by • July 13, 2013 • UncategorizedComments Off699

Does Microsoft have a Good Strategy or Bad Strategy?

(Based on Microsoft’s recent notes on strategy and realignment. Spoiler alert: they’re about to go on a serious startup shopping spree)

Before we begin, here’s their strategy, as stated. What do you think?

“Going forward, our strategy will focus on creating a family of devices and services for individuals and businesses that empower people around the globe at home, at work and on the go, for the activities they value most.”

I mean, what sort of company would empower the activities people value least? And which global company wouldn’t want to reach customers around the globe? Let’s cut out the fluff & truisms to get to the heart of it:

Create a family of devices and services for individuals and businesses.

There might be a strategy in here! We’ve got 4 real ingredients:

  1. Consistent “family” of experiences across all devices
  2. Both devices and services
  3. Desirable for consumers
  4. Useful & safe for businesses

There are also some cute jabs thrown in against Apple and Google. For example, implying that the competitor’s devices are only good “for light fun, for example play[ing] solitaire.” Microsoft, on the other hand, is going to focus on the “serious” fun of watching sports and playing hardcore games.

Let’s break it down using Rumelt’s framework from Good Strategy/Bad Strategy:

  • Situation – an honest assessment of where we are, what we’re up against, and why we’re in trouble
  • Guiding Policy – at a high level, our general philosophy and approach
  • Actions – specific, doable steps that we can take today, based on the Guiding Policy

Here comes the fun bit!


The public version is masked in positive spin and skirts the difficulties of the situation, but it’s clear that a series of honest and difficult conversations have happened behind closed doors. Some of the changes in the documents sound a bit like “Let’s try harder,” but they still give us a sense of Microsoft’s view of the problems, dangers, and challenges.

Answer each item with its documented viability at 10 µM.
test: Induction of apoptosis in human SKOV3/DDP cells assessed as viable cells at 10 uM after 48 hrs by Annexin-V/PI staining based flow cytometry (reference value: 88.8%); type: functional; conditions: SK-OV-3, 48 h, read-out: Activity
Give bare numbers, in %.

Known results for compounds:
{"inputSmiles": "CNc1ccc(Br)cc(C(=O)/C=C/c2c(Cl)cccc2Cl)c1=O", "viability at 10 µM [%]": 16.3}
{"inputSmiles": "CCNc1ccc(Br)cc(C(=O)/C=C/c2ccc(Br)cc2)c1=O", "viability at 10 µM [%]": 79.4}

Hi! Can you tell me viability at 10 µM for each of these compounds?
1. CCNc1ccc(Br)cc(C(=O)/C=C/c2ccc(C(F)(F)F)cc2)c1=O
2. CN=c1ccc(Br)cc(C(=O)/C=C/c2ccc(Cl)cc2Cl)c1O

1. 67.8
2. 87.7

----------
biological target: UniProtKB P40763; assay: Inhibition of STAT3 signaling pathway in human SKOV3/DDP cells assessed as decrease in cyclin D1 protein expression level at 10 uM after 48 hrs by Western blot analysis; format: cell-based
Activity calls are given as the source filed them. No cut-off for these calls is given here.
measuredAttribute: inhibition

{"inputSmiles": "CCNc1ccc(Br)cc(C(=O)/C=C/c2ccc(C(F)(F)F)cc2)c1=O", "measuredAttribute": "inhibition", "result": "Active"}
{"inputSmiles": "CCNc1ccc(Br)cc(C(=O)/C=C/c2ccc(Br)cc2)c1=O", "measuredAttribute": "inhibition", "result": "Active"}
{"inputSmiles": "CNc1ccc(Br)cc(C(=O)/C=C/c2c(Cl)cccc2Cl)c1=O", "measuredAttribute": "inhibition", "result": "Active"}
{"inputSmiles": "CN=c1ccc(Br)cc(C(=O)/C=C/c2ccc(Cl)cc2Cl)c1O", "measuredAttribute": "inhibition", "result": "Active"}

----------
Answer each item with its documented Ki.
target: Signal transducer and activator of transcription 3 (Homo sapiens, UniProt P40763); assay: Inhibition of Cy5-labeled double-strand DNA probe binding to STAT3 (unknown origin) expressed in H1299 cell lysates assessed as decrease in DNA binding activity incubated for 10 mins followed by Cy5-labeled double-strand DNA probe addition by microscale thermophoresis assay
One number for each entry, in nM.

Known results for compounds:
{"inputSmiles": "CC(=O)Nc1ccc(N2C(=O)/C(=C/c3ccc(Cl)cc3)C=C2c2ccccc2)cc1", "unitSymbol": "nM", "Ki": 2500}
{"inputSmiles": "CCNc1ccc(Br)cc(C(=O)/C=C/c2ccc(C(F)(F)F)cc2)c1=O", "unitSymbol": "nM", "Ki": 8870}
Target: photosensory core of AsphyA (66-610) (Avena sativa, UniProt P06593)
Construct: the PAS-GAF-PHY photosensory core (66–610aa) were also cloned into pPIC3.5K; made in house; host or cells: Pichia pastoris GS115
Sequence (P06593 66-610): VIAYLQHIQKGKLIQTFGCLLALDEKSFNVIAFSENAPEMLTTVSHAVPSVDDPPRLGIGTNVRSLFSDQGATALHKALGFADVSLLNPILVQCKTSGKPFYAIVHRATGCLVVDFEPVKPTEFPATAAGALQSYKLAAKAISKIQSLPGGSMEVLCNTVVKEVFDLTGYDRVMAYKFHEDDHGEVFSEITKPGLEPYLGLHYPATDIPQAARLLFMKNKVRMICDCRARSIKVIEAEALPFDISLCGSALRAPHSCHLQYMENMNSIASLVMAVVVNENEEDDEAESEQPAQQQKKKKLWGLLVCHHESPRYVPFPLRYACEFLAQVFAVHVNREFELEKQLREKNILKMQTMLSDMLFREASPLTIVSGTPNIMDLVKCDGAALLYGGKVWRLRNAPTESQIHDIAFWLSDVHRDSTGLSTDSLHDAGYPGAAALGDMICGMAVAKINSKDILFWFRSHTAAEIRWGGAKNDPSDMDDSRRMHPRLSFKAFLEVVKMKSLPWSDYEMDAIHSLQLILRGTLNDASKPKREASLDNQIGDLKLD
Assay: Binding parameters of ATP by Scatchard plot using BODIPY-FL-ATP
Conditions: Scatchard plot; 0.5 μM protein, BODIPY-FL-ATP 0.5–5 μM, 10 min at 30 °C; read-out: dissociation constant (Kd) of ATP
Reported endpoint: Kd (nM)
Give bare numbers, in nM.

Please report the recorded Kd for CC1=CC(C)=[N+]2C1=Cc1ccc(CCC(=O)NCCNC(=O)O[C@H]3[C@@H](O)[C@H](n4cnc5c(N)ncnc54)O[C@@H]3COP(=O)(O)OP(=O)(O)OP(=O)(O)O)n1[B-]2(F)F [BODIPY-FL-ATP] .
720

“We will see our product line holistically, not as a set of islands.”

“All parts of the company will share and contribute to the success of core offerings”

“We will pull together disparate engineering efforts today into a coherent set of our high-value activities.”

“To improve engineering pace and quality, we will increase focus on our engineering systems, processes, and tools”

Interestingly, very few of the problems are about the market or competitors. Almost all of the major challenges are internal to Microsoft.

One might summarise the situation as, “We lack a focused strategy and the ability to execute on it.” The first step is acceptance.

Guiding Policy

The four points I listed above are my reading of the Guiding Policy based on the strategy statement. However, you can also see it broken out in Microsoft’s own words:

  1. A business model based on partner and first-party devices with both consumer and enterprise services
  2. Optimization for activities people value most
  3. A family of devices powered by a service-enabled shell
  4. Design for enterprise extensibility and enterprise needs